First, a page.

Ausgabe 1, Band 10 – Dezember 2020

Roland Breeur, Lies – Imposture – Stupidity. Vilinius: Jonas ir Jokūbas 2019

Roland Breeur begins with the question, raised post-Brexit by Guardian editor-in-chief Katherine Viner, “does the truth matter anymore?”1 He thus situates his work in the context of on-going critical reflections concerning how it is possible that so much of democratic politics and social discourse have come untethered from basic facts and science, and been commandeered by demagoguery. Breeur focuses neither on much-discussed “science denial” nor on “fake news and social media” though, and is skeptical concerning the supposed novelty of much current-day political mendacity. Rather, he focuses on what I would call the “existential impact” of truths (and falsehoods) in subjects’ lived experiences. Breeur suggests that “truth no longer has any authority” in our current era in part because “…the truths that are proclaimed are superficial, contain clichés, and therefore cannot withstand the exuberant and pseudo-deepness of our contemporary liars…” (8). He stresses that “…truth is no value on its own” but takes on value in relation to the broader context of human experience and concerns (a corollary being that “some falsehoods are very insightful and potent” (8-9)). This focus on the meaning and value of truth (Breeur makes free and valuable use of examples from art, literature, and the history of philosophy) is a refreshing corrective to analyses that see the proliferation of disinformation in contemporary discourse primarily through the semi-clinical lens of irrational cognitive biases (not to deny that such analyses have value as well).

As the title suggests, Breeur’s project is to discuss three key ideas: lies, stupidity, and imposture. The book is organized into two parts (I. Lies and Stupidity; II. Imposture) of two chapters each, followed by an appendix. The individual chapters and sub-sections are well-written and philosophically sophisticated. However, the reader will be disappointed if they expect a sustained analysis of the relations among the book’s titular ideas or a unified account of their role in the breakdown of respect for truth more broadly. Breeur’s approach is more episodic, laying out valuable considerations and enticing formulations, but often breaking off before spelling out their full implications or connecting them to previous discussions in the book. His discussion clearly opens up these additional avenues of thought, but the task of going down them is left largely to the reader. This review briefly takes up each of Breeur’s themes: lies, stupidity, and imposture.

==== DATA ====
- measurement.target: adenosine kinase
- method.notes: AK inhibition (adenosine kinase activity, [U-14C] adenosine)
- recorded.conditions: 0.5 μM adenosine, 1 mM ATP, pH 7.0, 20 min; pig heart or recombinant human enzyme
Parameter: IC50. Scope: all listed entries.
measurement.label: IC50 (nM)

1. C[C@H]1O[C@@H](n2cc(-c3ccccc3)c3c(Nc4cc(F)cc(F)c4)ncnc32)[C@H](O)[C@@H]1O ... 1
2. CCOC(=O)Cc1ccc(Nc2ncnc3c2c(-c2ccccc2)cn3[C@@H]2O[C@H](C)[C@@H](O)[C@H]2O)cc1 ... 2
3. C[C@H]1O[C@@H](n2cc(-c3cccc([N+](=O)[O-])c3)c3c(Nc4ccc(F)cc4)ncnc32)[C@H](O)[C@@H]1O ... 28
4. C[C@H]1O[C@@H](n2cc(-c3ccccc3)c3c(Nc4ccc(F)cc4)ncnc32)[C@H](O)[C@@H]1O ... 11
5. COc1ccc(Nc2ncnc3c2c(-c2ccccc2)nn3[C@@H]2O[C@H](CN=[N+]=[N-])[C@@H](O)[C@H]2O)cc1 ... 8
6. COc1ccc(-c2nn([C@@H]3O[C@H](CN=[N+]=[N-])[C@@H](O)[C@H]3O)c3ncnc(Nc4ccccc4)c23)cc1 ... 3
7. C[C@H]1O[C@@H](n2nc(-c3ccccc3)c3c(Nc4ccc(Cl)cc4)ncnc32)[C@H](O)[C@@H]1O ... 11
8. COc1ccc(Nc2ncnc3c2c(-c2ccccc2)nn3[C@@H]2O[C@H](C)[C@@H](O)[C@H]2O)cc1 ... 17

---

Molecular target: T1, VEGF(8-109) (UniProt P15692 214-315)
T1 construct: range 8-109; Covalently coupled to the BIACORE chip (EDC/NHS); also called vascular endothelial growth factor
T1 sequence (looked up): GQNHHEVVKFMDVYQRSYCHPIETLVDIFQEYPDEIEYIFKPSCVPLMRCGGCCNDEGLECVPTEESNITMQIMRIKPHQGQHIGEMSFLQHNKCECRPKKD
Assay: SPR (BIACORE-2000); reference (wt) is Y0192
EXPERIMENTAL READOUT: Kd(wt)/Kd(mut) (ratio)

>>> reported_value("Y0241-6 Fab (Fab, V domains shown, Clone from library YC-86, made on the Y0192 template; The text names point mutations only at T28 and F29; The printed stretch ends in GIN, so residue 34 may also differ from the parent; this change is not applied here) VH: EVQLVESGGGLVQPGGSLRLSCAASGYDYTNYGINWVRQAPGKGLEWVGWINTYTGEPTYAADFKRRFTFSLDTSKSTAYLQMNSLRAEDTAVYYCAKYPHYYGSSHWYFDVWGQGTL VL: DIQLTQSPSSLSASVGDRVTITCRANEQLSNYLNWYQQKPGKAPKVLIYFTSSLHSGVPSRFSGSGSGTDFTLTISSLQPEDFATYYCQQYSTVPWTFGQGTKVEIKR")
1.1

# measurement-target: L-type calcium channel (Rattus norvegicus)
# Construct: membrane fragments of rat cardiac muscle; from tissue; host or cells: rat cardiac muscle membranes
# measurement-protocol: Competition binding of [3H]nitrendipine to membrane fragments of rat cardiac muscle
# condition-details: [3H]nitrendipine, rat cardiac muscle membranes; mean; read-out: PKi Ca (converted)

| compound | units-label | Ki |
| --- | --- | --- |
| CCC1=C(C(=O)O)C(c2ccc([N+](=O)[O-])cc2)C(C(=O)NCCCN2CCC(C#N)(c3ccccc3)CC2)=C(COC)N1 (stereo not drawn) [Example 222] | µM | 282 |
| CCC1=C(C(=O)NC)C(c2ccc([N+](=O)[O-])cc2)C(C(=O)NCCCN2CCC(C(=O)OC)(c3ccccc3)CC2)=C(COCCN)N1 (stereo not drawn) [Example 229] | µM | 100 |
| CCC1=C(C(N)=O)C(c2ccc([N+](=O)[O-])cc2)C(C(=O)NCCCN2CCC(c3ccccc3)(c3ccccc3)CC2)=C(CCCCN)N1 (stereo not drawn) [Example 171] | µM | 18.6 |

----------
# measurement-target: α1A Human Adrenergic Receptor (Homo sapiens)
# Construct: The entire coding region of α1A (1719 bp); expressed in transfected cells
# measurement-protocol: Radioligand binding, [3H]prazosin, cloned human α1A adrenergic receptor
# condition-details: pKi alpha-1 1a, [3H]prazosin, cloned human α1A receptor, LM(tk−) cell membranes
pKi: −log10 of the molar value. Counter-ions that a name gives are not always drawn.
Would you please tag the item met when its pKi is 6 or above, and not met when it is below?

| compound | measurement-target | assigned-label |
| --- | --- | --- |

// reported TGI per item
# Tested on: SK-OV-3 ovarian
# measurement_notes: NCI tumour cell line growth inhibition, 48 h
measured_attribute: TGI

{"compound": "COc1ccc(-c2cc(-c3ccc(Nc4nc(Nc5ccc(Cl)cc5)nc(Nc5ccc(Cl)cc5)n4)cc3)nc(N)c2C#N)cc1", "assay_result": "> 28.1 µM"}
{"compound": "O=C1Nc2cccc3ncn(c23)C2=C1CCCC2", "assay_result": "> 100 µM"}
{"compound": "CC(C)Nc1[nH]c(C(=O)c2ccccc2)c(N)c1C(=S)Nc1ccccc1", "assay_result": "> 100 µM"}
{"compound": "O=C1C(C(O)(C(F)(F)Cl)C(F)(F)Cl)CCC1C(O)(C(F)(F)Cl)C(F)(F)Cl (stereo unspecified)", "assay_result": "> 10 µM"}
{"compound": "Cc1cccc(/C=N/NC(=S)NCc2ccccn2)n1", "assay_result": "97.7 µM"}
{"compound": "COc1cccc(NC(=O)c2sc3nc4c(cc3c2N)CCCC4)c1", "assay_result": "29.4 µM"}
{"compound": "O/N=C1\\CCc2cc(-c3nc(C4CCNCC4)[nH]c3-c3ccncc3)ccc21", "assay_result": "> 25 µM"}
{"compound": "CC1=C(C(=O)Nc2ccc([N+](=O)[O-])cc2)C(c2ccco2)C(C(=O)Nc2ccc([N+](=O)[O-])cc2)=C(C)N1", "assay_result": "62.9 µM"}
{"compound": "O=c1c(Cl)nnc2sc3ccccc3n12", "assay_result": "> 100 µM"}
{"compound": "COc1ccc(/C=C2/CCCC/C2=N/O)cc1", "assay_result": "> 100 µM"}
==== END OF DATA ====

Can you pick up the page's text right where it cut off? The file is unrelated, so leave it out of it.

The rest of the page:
Chapter 1, The Last Judgment, is Breeur’s analysis of lying. Breeur invokes Arendt’s idea that facts are contingent yet stubbornly irrevocable, making them particularly uncomfortable for “political actors” who aim to bring about change.2 Part of what explains this is the role of the imagination (following Sartre) as simultaneously providing subjects with the background of awareness against which facts are understood and an appreciation of the ways in which things could have been and could be different from what they are—this latter being a central component of freedom itself. The very nature of facts thus invites the imagination of the political actor, the same imagination that grounds his freedom, to conflate lying about them with seeking to change them. Breeur identifies distinctively “post-truth” lying as involving an attack on the distinction between truth and falsity itself. Rather than trying to conceal what is true in favor of a false image, post-truth liars place all claims and their negations in the public square simultaneously, thus giving their imaginations and interests the widest possible sway. If this rejection takes hold credibility becomes a secondary consideration.  

In Chapter 2, Alternative Facts and the Reduction to Stupidity, Breeur defines ‘stupidity’ as a strategy individuals deploy to avoid facing responsibility for their beliefs and commitments by placing them beyond the reach of criticism. Breeur’s central example is the retreat to personal opinion. Since opinions don’t aim at truth, saying it is “just one’s opinion” frees one of the possibilities of error and responsibility. Simultaneously, reducing the issue to one of opinion deflates the significance of what critics say, protecting one from them: “…I reduce the other’s thoughts to hot air (“What you say may be true, but it is of no value to me”)” (40). Such reduction ultimately means “a narrowing of responsibility”, that is “of [the] necessity to grasp things vitally” (38).